For several decades, lobe and multistage blowers were the tried-and-true blower technologies for wastewater treatment plants. Over the past 15...
The U.S. Environmental Protection Agency Administrator Christie Whitman today announced that the Orlando Utilities Commission in Orlando, Fla., was selected to receive a water security grant.
The Commission is one of seven utilities selected nationwide. This first round of water security grants is part of EPA's efforts to help large drinking water utilities across the nation assess their vulnerabilities. It is expected that in upcoming weeks, approximately 400 grants will be provided to assist utilities with security planning.
"Shortly after the terrorist attacks of Sept. 11, the EPA redoubled efforts already underway to promote security at America's 168,000 public drinking water facilities," said Whitman. "These grants will help ensure that the water people rely on is safe and secure."
In response to the attacks of Sept. 11, EPA received a nearly $90 million supplemental appropriation from Congress to improve the safety and security of the nation's water supply. EPA has allocated $53 million of the supplemental appropriation for security planning at large drinking water utilities. The large water utilities serve more than 100,000 people each and provide drinking water to about half of Americans served by public water systems. To date, a total of 384 grant applications have been received.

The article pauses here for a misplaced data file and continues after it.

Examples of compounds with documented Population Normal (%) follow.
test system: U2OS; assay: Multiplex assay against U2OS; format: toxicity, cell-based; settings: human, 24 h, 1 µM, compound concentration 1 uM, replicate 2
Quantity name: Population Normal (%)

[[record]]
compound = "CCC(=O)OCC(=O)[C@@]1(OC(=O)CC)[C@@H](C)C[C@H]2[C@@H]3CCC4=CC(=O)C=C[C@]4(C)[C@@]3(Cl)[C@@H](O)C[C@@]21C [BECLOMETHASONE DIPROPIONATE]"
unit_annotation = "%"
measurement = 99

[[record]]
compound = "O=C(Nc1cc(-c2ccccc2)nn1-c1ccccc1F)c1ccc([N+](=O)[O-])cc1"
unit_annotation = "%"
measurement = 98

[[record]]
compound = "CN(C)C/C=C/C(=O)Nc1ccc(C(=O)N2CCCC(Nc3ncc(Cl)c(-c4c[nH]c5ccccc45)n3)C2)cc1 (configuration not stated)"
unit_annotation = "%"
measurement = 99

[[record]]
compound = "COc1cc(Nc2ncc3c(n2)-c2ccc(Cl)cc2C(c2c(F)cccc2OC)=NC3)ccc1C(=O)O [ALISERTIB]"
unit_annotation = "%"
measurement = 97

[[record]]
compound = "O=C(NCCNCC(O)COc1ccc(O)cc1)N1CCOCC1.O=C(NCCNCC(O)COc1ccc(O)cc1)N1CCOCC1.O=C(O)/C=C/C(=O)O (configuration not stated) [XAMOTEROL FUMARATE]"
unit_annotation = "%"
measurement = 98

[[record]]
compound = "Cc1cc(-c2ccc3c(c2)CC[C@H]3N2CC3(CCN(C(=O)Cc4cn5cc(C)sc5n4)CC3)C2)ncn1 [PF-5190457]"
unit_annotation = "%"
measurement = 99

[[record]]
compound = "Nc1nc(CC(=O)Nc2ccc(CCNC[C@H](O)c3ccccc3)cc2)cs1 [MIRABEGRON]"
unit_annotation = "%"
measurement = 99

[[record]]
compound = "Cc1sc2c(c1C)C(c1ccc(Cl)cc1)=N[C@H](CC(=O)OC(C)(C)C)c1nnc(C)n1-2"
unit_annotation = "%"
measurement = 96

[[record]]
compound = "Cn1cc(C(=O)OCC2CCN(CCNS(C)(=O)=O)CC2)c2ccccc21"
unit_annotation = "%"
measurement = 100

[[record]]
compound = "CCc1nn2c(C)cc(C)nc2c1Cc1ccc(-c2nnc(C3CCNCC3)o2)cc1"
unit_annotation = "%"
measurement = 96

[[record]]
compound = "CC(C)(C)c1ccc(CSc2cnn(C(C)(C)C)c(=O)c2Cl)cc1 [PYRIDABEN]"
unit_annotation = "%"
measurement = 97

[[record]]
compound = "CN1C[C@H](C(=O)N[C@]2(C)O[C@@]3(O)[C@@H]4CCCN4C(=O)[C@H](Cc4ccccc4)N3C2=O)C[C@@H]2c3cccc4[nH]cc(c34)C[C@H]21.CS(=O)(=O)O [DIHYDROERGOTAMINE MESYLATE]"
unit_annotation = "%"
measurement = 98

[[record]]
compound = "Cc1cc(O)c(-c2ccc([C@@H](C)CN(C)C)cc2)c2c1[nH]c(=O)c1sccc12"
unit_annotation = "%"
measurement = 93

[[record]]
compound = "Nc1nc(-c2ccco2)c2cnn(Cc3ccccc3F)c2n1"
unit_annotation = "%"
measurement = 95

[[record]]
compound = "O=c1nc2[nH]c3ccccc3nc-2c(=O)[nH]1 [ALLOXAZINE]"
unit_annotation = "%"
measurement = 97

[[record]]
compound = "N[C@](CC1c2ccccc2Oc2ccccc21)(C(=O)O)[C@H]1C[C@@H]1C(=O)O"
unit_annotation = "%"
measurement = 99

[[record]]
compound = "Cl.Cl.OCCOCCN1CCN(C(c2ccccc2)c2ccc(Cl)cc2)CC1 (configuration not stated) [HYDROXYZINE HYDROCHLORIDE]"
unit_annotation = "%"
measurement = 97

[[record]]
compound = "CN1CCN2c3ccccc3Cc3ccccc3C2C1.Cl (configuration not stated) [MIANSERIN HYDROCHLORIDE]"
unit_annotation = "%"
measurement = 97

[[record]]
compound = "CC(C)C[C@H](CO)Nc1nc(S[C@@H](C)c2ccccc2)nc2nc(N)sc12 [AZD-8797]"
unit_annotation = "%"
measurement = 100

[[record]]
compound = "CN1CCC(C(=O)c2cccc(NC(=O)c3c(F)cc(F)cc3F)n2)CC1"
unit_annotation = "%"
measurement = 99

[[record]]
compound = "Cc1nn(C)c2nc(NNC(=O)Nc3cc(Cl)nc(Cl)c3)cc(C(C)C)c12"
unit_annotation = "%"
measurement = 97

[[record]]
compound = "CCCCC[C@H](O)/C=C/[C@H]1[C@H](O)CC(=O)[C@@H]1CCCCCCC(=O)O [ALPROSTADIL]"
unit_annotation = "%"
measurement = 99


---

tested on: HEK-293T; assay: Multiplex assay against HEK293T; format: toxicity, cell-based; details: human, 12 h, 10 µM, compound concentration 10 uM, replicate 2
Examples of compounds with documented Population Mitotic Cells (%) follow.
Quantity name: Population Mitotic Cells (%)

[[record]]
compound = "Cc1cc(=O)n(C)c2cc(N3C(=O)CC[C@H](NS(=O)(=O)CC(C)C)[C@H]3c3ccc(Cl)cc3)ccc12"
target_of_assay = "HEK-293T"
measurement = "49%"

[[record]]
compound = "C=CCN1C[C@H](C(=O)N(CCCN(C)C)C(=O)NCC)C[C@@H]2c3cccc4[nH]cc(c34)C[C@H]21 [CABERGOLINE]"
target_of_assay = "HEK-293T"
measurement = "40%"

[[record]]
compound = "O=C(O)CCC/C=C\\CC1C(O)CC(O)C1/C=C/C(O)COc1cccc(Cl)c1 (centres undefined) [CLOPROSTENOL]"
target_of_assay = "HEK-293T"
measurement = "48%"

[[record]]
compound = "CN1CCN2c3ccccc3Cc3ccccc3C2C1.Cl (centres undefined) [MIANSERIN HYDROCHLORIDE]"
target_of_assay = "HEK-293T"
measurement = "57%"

The $115,000 grant to the Orlando Utilities Commission is intended to help reduce its vulnerability to terrorist attacks and help enhance its security and ability to respond to emergency situations. The Commission serves more than 300,000 people.
Development of a vulnerability assessment is the highest priority activity under this grant program, since it is the first step in understanding where a utility can be damaged by terrorist attack. Funds also may be used for development of an emergency operations plan and to design security enhancements, or a combination of these efforts.
In addition to the grants, EPA has taken numerous steps to work with utilities to protect the nation's water supply. In October of 2001, Whitman formed a Water Protection Task Force. The agency has since disseminated to America's water utilities useful information about steps they can take to protect their water sources and physical infrastructure, which includes pumping stations, treatment facilities and computer systems.
In addition, EPA worked with Sandia National Labs, a premier research facility on security, to develop training materials for water companies so they can conduct thorough assessments of their vulnerabilities and determine how to minimize them. Since November 2001, the effort has provided security training to thousands of drinking water utility managers.
In cooperation with the FBI, EPA also has advised local law enforcement agencies across the country of steps they can take to help watch for possible threats to water systems. The agency also continues to work with the Centers for Disease Control and Prevention and others to improve understanding of the way chemical and biological agents of concern act in water and how to best counteract them.